“Fred was proud of the fact that he was a physicist,” says Kate Kirby, APS Executive Officer. “He really saw the value of physics and was so concerned that physics should receive the kind of support it needed. Through the established institutes, he helped bring important researchers together to work on fundamental problems. It’s wonderful to see a Foundation focused on basic science.”
The Foundation’s gifts to the Kavli institutes are almost always unrestricted, says Conn. The endowments which support the institutes, including the Kavli Institute for Theoretical Physics at UC Santa Barbara (the first established), provide about $400,000 annually in income, designed to seed research that otherwise might not be funded.
Case in point: the South Pole Telescope (SPT), an early endeavor of the Kavli Institute for Cosmological Physics at the University of Chicago, which Turner heads. The SPT examines cosmic microwave background (CMB) radiation and galactic evolution and structure. Since taking first light in 2007, the telescope has provided physicists with unique insight into the early universe, including new knowledge concerning stellar and galactic formation and evolution, which has led to a better understanding of dark energy and stronger tests of inflation. But the project never would have gotten off the ground, notes Turner, had it not been for the seed money from the Kavli Foundation. “We leveraged the gift from the Foundation to allow us to go after a $40 million grant from the National Science Foundation,” which resulted in the telescope being built, he adds. “It enabled an incredible range of research on CMB and discoveries of clusters of galaxies.”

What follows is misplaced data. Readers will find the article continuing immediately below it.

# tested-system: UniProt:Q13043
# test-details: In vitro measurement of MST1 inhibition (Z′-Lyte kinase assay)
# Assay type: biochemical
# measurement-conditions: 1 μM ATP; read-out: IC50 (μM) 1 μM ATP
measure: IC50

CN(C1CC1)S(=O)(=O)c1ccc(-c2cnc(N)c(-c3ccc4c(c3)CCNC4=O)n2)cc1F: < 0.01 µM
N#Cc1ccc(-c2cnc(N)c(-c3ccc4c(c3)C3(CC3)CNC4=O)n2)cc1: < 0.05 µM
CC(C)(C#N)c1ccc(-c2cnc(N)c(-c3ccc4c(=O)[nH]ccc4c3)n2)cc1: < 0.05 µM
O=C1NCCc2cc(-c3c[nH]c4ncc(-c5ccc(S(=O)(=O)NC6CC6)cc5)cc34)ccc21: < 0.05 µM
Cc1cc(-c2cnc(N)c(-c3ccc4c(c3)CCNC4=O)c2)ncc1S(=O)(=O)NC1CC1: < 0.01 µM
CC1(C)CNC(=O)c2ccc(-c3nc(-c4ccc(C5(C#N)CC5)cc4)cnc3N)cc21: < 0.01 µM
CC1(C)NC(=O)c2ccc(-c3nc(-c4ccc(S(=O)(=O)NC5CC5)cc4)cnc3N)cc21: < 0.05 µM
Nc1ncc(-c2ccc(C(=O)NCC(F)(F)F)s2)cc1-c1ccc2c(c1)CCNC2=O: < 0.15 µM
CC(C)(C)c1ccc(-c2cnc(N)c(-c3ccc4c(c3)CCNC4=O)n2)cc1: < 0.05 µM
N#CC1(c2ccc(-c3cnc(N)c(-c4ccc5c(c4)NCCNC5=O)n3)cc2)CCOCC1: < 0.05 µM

Kavli is described as “extraordinarily smart, disciplined and determined,” says Conn, which served him well in his various pursuits. In 2008, when the economy tanked, and the Foundation’s assets decreased in value, “Fred came in everyday like a day trader to try to get the funds back up,” says Turner. He was known for his frugality. The Foundation, “a lean and mean machine,” he adds, has a staff of only six and its headquarters are in a nondescript office plaza in Oxnard, CA, by design. Kirby recalls hearing that Kavli never flew first class: “He said ‘it’s such a waste of money, which could be used to support science.’” But he did find pleasure in certain material outlets. “He loved driving his Bentley,” says Turner with a laugh.
As for the future of the Foundation, Conn says that Kavli left a final surprise. “We knew Fred would leave money to the Kavli Foundation, but we didn’t know how much,” he says with a chuckle.
In fact, “Fred left the entirety of his estate to the Foundation. We expect in the next three to five years to be spending two to three times what we’re spending now. The Kavli Foundation is here to stay and will continue to support science, and now, at an even larger scale.”
“Fred took sheer joy took in supporting basic research,” says Turner. “He realized what a gem he had in these institutes and that this would be his greatest legacy. He always spoke about the Kavli Institutes as his children.”